Description: Associated Western Universities Postgraduate Opportunities at National
Laboratories & Sponsoring Facilities
Associated Western Universities, Inc. (AWU)
AWU administers Postgraduate awards to qualified college and University advance degree graduates in science, mathematics, engineering, and technology.
Eligibility: Graduates who have completed all institutional requirements for an advanced degree from an accredited college or university in the U.S. usually within four years of applying. U.S. citizenship or permanent resident status is required. Non-resident alien require approval by the facility and an appropriate visa status.
ASF Fellowships of $1000-$3000 are offered annually to individuals seeking to improve their knowledge or skills in advanced fields while looking for solutions to current problems in Atlantic salmon biology, management and conservation. The Fellowships may be applied toward a wide range of endeavors including salmon management, graduate study, and research. Applicants need not be enrolled in a degree program. Applicants must be legal residents of the United States or Canada.
FIELD OF STUDY: Biology, management, conservation.
The Gates Millennium Scholars (GMS), funded by a grant from the Bill and Melinda Gates Foundation, was established in 1999 to provide outstanding African American, American Indian/Alaska Natives, Asian Pacific Islander Americans, and Hispanic American students with an opportunity to complete an undergraduate education for those students pursuing studies in mathematics, science, engineering, education or library science. Awards are available to high school seniors, college freshman, sophomores, juniors, and seniors, and graduate students
The Education Department offers spring, summer, and fall fellowships to qualified college students, recent graduates or graduate students. Spring and fall fellows team-teach in our onsite school programs for elementary aged children. Spring and fall fellows must be able to work 20 hours a week (mornings) for approximately 18 weeks. Summer fellows work in the Zoo's camp programs. Summer fellows must be able to work 35 hours a week for 11 weeks. Experience in teaching is highly desirable. An interest in wildlife conservation and the ability to relate to children are essential.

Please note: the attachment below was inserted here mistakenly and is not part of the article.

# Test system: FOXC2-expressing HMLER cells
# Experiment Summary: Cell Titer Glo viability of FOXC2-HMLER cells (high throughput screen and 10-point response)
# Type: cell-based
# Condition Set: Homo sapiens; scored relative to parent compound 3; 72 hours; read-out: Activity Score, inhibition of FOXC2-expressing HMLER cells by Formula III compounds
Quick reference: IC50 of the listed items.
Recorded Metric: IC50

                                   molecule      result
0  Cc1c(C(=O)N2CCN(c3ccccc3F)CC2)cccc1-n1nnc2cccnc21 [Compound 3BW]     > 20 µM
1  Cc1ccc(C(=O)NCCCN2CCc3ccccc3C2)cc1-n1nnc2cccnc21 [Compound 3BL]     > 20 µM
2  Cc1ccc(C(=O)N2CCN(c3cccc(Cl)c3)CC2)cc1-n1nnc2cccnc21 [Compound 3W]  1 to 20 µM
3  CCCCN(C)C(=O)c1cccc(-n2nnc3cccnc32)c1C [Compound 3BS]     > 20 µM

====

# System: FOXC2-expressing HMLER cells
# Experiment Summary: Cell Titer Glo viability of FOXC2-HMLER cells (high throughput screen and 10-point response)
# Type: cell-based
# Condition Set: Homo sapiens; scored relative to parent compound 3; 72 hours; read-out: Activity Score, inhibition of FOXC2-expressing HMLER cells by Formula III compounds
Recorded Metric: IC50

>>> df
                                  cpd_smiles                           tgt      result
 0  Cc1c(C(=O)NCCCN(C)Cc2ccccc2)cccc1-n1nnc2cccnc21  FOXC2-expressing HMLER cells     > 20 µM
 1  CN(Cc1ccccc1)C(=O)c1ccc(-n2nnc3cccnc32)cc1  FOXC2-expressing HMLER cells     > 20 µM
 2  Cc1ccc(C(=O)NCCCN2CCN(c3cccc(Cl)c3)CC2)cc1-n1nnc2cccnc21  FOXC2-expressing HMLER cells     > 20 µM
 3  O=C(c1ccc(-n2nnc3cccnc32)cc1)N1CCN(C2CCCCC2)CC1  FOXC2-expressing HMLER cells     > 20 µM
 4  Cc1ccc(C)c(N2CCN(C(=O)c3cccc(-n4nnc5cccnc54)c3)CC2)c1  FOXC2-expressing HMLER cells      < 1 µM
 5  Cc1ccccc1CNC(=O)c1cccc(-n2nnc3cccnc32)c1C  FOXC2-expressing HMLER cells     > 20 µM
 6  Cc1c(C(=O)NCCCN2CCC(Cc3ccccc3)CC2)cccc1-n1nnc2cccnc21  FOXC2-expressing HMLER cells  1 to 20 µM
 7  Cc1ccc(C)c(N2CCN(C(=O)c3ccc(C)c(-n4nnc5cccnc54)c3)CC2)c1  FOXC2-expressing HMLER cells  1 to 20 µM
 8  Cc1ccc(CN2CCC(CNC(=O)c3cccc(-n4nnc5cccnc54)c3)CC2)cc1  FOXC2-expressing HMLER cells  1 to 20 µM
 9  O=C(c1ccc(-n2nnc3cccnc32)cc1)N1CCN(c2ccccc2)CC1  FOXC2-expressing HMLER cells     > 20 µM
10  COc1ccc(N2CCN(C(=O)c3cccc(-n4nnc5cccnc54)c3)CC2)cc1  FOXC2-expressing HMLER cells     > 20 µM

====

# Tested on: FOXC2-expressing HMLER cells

FIELD OF STUDY: Zoology, Biology, Ecology, and Education.
The program invites experts in environmental science to submit proposals for the training of Ph. D. chemists and chemical engineers in research activities related to chemistry and the environment. Each awardee may then appoint a postdoctoral scientist to spend up to two years in a program intended to stimulate the visiting scientist to carry out further research in support of environmental understanding and values. In general, five awards of $90,000 are expected to be made annually. The program is open to all academic and other not-for-profit organizations that have well-established research efforts in environmental science or engineering. These research activities need not be located in traditional departments in the chemical sciences. Examples include but are not limited to fundamental science or engineering in topics related to the troposphere or stratosphere, aquatic or marine settings, soil or groundwater problems, environmental biochemistry, chemically benign synthesis and processing, or pollution control.